That’s where the idea of An Intimate Evening With Adam Pally started — born out of a desire to have something that was his, something that couldn’t be deleted. He wanted to create something people had to go to, and that they had to participate in, but he wasn’t sure exactly what that was, so he started building the idea one show at a time. “I don’t think people get room to just try to figure something out,” he says. Whether the idea turns into a tour or a show or nothing, he still gets something out of it: “I feel happy at the end of the day.”
A few weeks after our martinis and clam chowder at Grand Central Oyster Bar, I meet up with Pally before his second live show at Pebble Bar. He’s sound-checking with Hill when that night’s special guest, John Gemberling, shows up. As people start filing in, Pally and I sneak to the little vestibule that simultaneously serves as coat-rack storage, the entrance to the bathroom, and the makeshift greenroom. He admits that he’s really nervous. It’s a small room, so everything has to hit right, or it could get awkward fast. I ask if he’s figured out what the live show he’s about to do is yet. He says he’s been thinking about it more since one of his best friends saw the show and told him that the thing he enjoyed the most about it was “it’s just exactly who you are.”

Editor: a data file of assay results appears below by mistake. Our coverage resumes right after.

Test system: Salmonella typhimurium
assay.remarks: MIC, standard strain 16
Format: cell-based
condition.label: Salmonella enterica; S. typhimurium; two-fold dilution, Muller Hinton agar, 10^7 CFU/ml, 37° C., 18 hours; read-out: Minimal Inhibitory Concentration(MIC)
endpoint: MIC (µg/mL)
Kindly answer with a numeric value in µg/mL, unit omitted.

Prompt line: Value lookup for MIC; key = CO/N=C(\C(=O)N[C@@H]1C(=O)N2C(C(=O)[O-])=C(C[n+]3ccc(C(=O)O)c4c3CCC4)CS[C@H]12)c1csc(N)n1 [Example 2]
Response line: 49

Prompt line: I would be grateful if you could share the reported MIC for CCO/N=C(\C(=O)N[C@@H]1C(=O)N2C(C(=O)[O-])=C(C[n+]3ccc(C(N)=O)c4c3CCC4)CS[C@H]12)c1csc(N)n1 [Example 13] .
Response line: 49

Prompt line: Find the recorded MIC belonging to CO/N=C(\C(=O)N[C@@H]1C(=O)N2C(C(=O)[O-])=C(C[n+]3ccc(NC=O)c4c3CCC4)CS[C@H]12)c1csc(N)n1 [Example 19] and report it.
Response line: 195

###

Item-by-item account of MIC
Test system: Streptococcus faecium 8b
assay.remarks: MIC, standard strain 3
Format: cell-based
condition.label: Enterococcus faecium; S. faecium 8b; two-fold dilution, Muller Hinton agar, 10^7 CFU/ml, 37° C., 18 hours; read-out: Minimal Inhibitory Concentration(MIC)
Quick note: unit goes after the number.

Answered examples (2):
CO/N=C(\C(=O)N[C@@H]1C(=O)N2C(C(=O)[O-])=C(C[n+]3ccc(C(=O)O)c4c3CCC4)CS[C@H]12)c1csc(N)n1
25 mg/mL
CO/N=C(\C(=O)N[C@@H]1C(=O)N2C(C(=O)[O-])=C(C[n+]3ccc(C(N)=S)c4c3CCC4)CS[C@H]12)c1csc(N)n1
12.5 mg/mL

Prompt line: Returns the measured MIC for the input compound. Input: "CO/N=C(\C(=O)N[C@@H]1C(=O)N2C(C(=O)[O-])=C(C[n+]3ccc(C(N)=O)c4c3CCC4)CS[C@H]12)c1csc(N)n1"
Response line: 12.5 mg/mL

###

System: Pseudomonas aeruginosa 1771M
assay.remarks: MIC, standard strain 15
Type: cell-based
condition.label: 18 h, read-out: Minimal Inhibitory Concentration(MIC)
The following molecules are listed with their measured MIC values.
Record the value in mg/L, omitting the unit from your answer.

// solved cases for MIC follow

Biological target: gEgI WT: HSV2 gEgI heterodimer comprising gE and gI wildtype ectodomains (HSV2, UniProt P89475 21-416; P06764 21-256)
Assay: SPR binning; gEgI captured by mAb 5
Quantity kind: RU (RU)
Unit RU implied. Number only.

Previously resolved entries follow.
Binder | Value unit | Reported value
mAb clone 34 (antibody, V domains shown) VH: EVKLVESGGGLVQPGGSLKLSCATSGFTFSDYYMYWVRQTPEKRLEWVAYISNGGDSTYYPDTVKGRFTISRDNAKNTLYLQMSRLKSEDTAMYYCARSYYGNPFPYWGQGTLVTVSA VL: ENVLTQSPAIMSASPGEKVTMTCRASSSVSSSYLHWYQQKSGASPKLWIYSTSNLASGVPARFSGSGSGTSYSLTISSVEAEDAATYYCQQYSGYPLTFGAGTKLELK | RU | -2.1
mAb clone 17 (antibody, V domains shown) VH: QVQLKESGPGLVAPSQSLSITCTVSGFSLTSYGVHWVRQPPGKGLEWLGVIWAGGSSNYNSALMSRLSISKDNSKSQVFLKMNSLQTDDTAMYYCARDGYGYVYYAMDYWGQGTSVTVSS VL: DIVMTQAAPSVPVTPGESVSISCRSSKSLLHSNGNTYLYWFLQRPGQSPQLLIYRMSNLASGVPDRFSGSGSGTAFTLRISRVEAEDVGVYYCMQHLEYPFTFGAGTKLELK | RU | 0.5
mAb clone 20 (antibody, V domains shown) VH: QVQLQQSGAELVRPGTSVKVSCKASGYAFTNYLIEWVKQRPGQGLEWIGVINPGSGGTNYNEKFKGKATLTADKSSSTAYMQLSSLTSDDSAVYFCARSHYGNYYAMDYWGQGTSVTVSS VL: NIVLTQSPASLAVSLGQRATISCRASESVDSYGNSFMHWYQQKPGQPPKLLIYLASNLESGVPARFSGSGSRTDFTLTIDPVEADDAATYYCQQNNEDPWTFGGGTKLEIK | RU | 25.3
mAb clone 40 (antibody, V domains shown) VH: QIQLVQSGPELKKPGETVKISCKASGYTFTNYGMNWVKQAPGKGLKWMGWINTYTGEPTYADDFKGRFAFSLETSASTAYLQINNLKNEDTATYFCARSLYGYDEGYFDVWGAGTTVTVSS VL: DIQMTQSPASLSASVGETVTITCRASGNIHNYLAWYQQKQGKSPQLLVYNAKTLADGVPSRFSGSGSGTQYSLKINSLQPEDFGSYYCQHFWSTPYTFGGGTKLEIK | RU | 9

In the tight upstairs space at Pebble Bar that night, Pally and Hill do the same set I’d seen them do the last time, save for a few minor tweaks. They perform two Billy Joel songs and a Bruce Springsteen track off Nebraska, and Gemberling belts out Live’s “Lightning Crashes,” his karaoke go-to. While there’s a lot of clinking glasses and some light talking going on, everybody in the room is engaged. They’re smiling, they’re singing along, and the only time I see phones come out is to snap photos of Pally. It’s an experience that can’t be canceled or deleted. Pally might not ever be able to describe what An Intimate Evening is through a perfectly marketable summary, but before the show — after a fan walked up to us in that little vestibule, knowingly smiled at Pally, then squished past us toward the bathroom — he got close enough: “I think what I’m coming to is that it is mostly for me.”